Oregon Wants to Teach First Graders About Gun Safety

Derek LeBlanc, President of the Kids S.A.F.E. Foundation, testifies at a hearing. (Photo: Facebook)

Politicians on both sides of the aisle in Oregon want first graders to attend gun safety classes in their schools.

Senate Bill 801 was introduced this year.  Had the bill passed, it would have allowed public school districts and public charter schools to offer an annual 30-minute firearm safety and accident prevention class to first-grade students.

The curriculum for the class would have to include three subjects:

  1. The proper steps for a child to take upon encountering an unsecured firearm;
  2. The differences between video game violence and real-life violence; and
  3. The dangers of confusing toy guns and real guns.

The classes would have to be taught by a teacher, administrator, law enforcement officer or first responder.  At no time during the class could real firearms or live ammunition be used.

Schools would be required to give written or electronic notice of the class offering to parents and guardians at least seven days in advance and provide an option for families to opt out of taking the class.

The Salem Statesman Journal reported that the bill had strong bi-partisan support in addition to support from the Kids S.A.F.E. Foundation.

“Whether you agree with firearm ownership or not, don’t think for a second that your kids can’t come into contact somewhere else, ” said Derek LeBlanc, president of the Kids S.A.F.E. Foundation.  “We talk about helmets, stranger danger, the D.A.R.E. program, water safety, anti-bullying . . . There’s more that needs to be done when it comes to education with firearms.”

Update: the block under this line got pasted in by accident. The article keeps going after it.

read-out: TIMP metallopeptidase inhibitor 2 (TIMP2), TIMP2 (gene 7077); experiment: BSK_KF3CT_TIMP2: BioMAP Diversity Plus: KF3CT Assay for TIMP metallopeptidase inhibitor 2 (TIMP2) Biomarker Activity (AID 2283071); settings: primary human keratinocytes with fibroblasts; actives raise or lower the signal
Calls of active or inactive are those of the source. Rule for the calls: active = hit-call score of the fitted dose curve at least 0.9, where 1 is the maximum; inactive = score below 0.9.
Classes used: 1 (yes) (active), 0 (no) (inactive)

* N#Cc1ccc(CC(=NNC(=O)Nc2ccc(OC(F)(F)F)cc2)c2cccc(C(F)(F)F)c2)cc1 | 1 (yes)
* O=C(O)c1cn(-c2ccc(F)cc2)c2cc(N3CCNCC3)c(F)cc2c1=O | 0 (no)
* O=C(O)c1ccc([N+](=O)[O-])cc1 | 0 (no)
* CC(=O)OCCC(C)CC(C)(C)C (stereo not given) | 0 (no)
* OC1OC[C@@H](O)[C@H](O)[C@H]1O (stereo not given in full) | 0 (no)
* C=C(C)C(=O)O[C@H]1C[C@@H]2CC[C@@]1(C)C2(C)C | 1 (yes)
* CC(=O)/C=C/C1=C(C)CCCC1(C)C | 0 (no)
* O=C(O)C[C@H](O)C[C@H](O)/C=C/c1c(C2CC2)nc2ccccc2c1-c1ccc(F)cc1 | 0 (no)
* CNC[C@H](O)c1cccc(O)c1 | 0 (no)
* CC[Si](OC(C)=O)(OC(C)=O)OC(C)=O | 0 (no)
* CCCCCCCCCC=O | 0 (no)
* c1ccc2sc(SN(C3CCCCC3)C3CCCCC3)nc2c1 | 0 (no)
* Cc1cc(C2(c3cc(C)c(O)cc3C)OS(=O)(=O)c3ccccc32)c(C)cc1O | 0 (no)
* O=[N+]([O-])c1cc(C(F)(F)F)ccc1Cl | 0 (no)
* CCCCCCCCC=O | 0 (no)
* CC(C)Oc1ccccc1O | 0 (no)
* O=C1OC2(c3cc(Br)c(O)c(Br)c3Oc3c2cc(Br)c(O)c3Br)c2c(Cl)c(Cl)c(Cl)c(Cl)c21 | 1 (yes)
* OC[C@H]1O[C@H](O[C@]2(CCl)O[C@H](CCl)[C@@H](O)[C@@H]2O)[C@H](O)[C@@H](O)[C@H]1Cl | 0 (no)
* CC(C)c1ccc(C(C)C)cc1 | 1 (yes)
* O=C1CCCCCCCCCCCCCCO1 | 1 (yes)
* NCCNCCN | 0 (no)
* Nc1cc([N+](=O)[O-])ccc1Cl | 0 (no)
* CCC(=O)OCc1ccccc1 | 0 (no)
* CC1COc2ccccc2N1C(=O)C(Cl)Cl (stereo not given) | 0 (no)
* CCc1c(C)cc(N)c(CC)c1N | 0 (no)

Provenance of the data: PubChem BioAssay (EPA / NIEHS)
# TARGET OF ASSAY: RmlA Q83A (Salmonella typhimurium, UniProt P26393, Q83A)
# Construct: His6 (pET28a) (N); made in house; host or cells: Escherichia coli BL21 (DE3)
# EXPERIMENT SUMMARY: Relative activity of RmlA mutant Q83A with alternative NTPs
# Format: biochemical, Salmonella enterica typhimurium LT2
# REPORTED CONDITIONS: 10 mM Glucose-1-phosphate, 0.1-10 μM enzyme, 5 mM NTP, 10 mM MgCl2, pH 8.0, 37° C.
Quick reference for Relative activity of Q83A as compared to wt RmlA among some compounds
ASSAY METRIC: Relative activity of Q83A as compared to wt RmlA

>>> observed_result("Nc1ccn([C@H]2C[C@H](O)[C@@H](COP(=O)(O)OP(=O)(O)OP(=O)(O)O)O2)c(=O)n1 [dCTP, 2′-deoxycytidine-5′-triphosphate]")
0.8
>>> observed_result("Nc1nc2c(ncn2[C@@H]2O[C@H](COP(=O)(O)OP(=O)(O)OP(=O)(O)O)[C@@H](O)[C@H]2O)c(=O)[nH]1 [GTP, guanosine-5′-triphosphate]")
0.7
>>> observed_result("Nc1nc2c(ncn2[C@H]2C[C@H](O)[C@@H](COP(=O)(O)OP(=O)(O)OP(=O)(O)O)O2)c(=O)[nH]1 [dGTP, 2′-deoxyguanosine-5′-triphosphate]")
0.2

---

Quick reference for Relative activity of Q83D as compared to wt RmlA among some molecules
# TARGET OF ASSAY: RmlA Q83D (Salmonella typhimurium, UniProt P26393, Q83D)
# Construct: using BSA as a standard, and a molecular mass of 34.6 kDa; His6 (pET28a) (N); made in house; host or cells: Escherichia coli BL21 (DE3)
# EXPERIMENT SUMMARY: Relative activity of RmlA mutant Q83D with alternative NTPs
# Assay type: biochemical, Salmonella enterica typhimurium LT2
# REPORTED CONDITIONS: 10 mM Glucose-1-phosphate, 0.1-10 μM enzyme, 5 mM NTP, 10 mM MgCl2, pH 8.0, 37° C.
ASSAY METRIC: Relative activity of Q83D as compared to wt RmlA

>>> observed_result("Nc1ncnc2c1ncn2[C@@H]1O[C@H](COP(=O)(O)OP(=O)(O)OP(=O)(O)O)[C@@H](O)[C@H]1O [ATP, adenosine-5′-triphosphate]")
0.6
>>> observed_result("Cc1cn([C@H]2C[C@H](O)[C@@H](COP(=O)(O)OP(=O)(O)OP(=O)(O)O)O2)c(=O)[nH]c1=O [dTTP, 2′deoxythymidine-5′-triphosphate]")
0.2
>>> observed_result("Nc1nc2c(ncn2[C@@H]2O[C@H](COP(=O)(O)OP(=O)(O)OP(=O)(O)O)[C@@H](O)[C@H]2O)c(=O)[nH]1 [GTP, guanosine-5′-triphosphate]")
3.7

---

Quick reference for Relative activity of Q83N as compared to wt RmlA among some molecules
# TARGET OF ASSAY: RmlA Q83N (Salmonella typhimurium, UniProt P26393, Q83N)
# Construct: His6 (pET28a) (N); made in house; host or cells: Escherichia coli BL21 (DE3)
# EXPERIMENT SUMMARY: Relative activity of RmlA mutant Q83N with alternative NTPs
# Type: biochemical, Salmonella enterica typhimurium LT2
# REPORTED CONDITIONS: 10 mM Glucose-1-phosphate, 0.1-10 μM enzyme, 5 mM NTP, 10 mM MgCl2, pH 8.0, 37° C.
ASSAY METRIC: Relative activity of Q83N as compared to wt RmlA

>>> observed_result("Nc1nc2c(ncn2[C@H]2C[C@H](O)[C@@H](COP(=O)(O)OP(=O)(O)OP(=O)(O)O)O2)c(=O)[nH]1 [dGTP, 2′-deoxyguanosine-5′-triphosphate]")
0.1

SEE ALSO: Draconian Oregon Legislation Would Require Permit to Purchase, Cap Mags at 5 Rounds

One of the reasons given for strong bi-partisan support of the bill is specific language that requires the class to be non-political.  The bill specifically states that the instructor “may not encourage or discourage possession or ownership of firearms.”

The Salem Statesman Journal reports the U.S. Center for Disease Control and Prevention has determined that gun-related violence is the third leading cause of death for kids aged 1 to 17, beat out only by car crashes in terms of injury-related deaths.  The latest national data shows 74 children ages 14 years and younger died of an accidental discharge of firearms in 2016.  That number jumps to 195 if you include 15 to 24-year-olds.

A public hearing was held on the bill.  The Salem Statesman Journal reports that dozens of people gave testimony at the hearing, many of whom were concerned about what could happen if a child comes across a gun and doesn’t know what to do.

“Allowing the opportunity for education classes in schools would help kids understand the importance of not touching firearms and getting an adult,” wrote parent Maria Sandusky in her testimony, “especially when they may not get that education at home.”

The bill is not expected to pass this session due to procedural deadlines, but supporters of the bill promise that they’ll be back.

“We’ve started a debate and a dialogue,” Derek LeBlanc said.  “Our mantra is ‘zero firearm accidents is the only acceptable goal.’  Hopefully we can go forward and keep helping more kids.”

There are currently no further proceedings related to the bill scheduled for the current legislative session.

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About the author: John Thomas is a U.S. Navy veteran, and a former prosecutor and defense attorney with over 20 years of experience in state and federal courts. He has handled everything from traffic tickets to first-degree murder cases and is a long-time supporter of Second Amendment rights and the rights of individuals to defend themselves, their families and their property.

{ 8 comments… add one }
  • Mr. Sparkles April 20, 2019, 3:54 pm